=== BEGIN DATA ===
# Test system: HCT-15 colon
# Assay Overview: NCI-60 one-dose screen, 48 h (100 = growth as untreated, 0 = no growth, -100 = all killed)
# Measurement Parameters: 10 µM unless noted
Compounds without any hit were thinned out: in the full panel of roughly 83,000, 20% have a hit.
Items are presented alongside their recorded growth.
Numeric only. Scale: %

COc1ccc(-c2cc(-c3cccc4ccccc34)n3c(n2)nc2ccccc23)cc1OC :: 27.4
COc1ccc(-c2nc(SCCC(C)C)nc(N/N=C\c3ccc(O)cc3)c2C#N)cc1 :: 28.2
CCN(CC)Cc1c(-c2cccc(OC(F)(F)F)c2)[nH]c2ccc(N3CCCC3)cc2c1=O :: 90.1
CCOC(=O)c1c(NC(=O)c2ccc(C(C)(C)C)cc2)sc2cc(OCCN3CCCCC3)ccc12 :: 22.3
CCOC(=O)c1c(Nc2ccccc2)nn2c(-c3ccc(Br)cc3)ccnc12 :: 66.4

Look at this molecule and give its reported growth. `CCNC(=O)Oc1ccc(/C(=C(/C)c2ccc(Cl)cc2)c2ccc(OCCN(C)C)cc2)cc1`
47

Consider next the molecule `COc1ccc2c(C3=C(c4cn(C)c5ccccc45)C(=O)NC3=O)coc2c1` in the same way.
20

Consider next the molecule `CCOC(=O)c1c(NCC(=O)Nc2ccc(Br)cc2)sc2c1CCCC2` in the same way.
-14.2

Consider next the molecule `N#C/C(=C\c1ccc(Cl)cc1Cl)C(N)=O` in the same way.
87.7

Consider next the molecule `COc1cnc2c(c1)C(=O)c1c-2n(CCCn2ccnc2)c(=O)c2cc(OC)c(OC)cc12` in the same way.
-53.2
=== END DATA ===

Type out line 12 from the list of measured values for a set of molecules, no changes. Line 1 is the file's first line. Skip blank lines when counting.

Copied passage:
Look at this molecule and give its reported growth. `CCNC(=O)Oc1ccc(/C(=C(/C)c2ccc(Cl)cc2)c2ccc(OCCN(C)C)cc2)cc1`